BORN: c. 484 BCE, Salamis, Cyprus
DIED: 406 BCE, Macedonia
Medea (431 BCE)
Andromache (c. 424 BCE)
Electra (c. 420-416 BCE)
Iphigenia among the Taurians (c. 414 BCE)
Bacchae (c. 406 BCE)
Euripides. Mansell / Time Life Pictures / Getty Images
Of the three poets of Greek tragedy whose work endures, Euripides is the one whose plays survive in the largest number (eighteen, in contrast to seven each for Aeschylus and Sophocles). His plays are notable for containing both tragic pathos and the nimble play of ideas. In antiquity, at least from the time shortly after his death about 407 or 406 BCE, Euripides was immensely popular and his dramas were performed wherever theaters existed. His influence continued through later antiquity and into the Renaissance and beyond, shaping French, German, Italian, and English literature until well into the twentieth century.
Works in Biographical and Historical Context
A Child of Privilege. Euripides was born in 484 BCE to parents who appear to have been affluent (a number of sources report that he was born on his father's estate on the island of Salamis). Several facts corroborate the assumption that he was of at least middle-class origin and means: A pupil of Aristotle's recalled that, as a boy, Euripides was allowed to participate in two religious ceremonies, and he is known to have received a good education. At a time when most literature was transmitted orally, Euripides allegedly possessed an extensive library comprising many philosophical works. His interest in philosophy also manifested itself in his friendships with many of the era's leading thinkers, including Anaxagoras, Socrates, and Protagoras, who was said to have first recited his inflammatory treatise Concerning the Gods at Euripides’ home. Many readers have inferred that the vicious women depicted in Euripides' plays represent his experiences with and reprisals against several unfaithful wives, but scholars have found evidence of only one marriage that produced three sons.
Athenian Heyday. Euripides spent most of his life in Athens, which enjoyed one of its most fruitful and influential periods during his youth and early adulthood. Funded by silver from rich regional mines and the tribute of subordinate allies, Athenian culture flourished in the form of democratic statecraft, architecture, painting, sculpture, oratory, poetry, history, and tragedy, the city's particular pride. Every year the Athenian archon, or chief magistrate, selected three playwrights to compete in the dramatic festival, at that time changing from a religious ceremony honoring the god Dionysus into a more secular artistic competition. Each playwright produced a tetralogy consisting of three tragedies and a lighter ‘‘satyr’’ (or satirical) play; a first prize represented one of Athens’s highest honors.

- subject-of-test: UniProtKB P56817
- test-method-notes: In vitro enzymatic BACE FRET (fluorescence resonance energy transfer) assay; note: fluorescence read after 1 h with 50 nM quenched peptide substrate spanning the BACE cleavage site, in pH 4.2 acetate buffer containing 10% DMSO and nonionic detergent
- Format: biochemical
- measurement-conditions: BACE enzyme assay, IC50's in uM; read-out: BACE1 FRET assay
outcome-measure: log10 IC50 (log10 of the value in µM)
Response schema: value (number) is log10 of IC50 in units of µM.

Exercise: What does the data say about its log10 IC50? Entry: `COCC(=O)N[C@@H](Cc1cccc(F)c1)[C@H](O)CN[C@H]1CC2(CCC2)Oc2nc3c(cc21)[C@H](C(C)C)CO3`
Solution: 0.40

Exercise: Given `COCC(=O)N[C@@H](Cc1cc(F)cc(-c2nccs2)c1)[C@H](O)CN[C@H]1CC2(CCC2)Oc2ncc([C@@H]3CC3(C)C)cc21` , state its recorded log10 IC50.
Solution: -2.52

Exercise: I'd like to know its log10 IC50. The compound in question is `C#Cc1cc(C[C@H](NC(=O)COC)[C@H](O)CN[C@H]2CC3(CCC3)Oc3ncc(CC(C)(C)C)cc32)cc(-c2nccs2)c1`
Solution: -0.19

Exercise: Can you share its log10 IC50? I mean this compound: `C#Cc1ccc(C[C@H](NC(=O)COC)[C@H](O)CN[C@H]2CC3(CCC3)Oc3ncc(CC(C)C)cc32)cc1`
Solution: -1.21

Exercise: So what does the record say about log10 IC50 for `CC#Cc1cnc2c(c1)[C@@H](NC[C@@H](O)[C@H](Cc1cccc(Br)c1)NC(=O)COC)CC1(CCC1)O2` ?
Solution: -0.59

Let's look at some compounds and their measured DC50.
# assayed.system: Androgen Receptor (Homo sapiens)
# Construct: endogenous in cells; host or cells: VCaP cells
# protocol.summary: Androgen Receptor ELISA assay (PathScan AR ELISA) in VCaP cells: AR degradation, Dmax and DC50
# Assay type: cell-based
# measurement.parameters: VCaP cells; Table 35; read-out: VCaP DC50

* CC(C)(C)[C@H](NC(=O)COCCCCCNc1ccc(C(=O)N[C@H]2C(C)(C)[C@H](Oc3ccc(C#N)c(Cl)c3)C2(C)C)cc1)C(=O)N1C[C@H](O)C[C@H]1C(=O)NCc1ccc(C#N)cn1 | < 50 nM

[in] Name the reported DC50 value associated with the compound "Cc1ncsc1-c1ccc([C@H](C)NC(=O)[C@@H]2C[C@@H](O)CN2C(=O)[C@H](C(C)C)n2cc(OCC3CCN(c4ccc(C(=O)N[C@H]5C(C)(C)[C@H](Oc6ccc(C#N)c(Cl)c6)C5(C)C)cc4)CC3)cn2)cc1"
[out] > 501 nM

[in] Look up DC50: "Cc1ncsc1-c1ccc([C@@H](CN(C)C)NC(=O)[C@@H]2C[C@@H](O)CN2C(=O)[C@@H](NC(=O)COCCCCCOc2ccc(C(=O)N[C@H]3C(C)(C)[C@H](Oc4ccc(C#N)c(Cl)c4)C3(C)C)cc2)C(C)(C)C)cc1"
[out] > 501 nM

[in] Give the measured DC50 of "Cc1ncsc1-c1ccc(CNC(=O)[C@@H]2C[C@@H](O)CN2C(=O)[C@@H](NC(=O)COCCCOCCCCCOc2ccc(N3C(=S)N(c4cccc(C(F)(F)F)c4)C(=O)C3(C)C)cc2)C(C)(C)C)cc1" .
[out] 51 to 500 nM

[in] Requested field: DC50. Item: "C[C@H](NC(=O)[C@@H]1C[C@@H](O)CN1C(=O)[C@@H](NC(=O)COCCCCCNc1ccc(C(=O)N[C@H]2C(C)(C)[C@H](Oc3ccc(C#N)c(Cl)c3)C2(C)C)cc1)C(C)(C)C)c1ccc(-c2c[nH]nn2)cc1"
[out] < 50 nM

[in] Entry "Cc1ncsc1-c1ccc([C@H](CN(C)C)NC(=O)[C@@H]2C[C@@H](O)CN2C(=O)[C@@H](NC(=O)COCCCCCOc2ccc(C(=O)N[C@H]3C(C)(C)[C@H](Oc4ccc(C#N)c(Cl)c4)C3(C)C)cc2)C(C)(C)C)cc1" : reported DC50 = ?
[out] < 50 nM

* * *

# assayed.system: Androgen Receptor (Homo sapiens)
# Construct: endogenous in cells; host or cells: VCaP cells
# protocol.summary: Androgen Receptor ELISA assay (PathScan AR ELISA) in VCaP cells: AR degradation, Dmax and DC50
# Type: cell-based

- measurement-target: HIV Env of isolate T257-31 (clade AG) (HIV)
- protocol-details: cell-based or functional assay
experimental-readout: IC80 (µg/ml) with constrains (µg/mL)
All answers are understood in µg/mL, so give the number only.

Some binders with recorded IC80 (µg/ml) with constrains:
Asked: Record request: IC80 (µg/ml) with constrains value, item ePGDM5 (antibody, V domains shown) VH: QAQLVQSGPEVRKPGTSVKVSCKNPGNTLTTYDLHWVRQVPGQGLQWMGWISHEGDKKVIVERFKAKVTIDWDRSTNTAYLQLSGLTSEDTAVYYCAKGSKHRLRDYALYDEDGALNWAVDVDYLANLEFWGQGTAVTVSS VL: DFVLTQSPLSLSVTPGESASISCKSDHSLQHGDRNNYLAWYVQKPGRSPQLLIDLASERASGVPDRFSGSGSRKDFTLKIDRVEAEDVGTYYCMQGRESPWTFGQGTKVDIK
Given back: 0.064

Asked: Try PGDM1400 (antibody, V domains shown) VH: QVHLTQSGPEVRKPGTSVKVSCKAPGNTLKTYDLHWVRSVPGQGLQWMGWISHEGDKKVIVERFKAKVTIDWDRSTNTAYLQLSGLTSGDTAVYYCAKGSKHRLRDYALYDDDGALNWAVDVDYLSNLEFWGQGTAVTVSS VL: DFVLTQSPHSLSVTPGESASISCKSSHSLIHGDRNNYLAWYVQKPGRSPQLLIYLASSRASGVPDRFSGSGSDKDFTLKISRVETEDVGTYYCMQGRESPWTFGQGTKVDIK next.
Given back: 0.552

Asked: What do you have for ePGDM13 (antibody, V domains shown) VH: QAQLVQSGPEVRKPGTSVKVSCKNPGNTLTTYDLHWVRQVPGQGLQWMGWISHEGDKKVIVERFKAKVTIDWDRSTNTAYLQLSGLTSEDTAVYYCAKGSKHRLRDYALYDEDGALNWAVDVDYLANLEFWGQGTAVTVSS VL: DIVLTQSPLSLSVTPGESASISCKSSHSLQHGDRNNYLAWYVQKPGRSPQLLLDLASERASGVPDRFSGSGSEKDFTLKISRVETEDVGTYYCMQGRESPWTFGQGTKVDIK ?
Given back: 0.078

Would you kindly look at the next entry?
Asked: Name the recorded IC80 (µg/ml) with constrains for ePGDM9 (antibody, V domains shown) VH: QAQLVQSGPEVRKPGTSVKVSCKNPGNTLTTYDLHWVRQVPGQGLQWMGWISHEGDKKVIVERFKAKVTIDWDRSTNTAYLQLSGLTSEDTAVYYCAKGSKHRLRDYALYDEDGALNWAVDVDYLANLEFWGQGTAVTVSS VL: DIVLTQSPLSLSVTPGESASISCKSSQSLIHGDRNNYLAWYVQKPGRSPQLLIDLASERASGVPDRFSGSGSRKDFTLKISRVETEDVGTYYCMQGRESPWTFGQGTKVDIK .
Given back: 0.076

The peace that prevailed during Euripides’ youth, however, ended when Athenian territorial ambitions inflamed the city’s long-standing rivalry with Sparta over who should be the dominant power in Greece; these tensions, culminating in the Peloponnesian War (431404 BCE), drained the coffers and the spirit of Athens. Although Euripides is known to have produced his first tetralogy in 455 BCE, only nineteen of the ninety-two Euripidean plays referred to in ancient commentaries exist today, and all but the first date from after the start of the war.
Invited to produce tetralogies for at least twenty-two Dionysian festivals, Euripides was not notably popular. Whereas his elder competitor Sophocles won about twenty-four first prizes, Euripides garnered only four or five, the last posthumously. Aristotle and several biographers report that, outraged by Euripides’ disrespectful treatment of the immortals, the archon Kleon prosecuted him for blasphemy, but no record indicates the trial’s outcome. Late in his career, Euripides sought to leave Athens, frustrated, scholars have speculated, by his relative lack of success at the dramatic festivals, the ongoing devastation of the war, and the city’s war-related decline. He eventually left in 408 BCE at the invitation of the Macedonian king Archelaus, who hoped to establish a cultural center rivaling Athens. Continuing to compose at Archelaus’s court, Euripides was working on Iphigenia in Aulis when he died there in 406 BCE.
LITERARY AND HISTORICAL CONTEMPORARIES
Euripides's famous contemporaries include:
Pericles (495-429 BCE): Athenian statesman and military leader who presided over the city's Golden Age and led it into the disastrous Peloponnesian War.
Socrates (469-399 BCE): A classical philosopher regarded as one of the founders of Western philosophy, his thoughts (which were never written down in his lifetime) directly influenced the work of such later philosophers as Plato and Aristotle.
Sophocles (496-406 BCE): One of the three great Greek tragedians, along with Euripides and Aeschylus, Sophocles wrote at least 120 plays, only 7 of which have survived to this day. He is best known for his Oedipus plays.
Aristophanes (456-386 BCE): Another of the great classical dramatists, Aristophanes specialized in comedy and is known to this day as ''The Father of Comedy.''
Xerxes I (reigned 485-465 BCE): The son of Darius the Great, Xerxes led his mighty Persian Empire in a massive invasion of the Greek city-states. After a bloody and costly victory at Thermopylae, Xerxes was defeated at sea at the Battle of Salamis. His army was defeated a year later at Plataea, inaugurating the Classical Age of ancient Greece and the ascendancy (and rivalry) of Sparta and Athens.
COMMON HUMAN EXPERIENCE
Euripides' Medea deals with the horrible revenge extracted by a woman whose husband forsakes her. Here are other works that tell tales of women scorned:
Cousin Bette (1846), a novel by Honore de Balzac. Bette, a ''poor relation,'' enlists the help of a prostitute to ruin the fortunes of her well-off relatives.
Vanity Fair (1847-1848), a novel by William Makepeace Thackeray. The novel's formidable heroine Becky Sharp uses her beauty, brains, and wit to claw her way into high European society.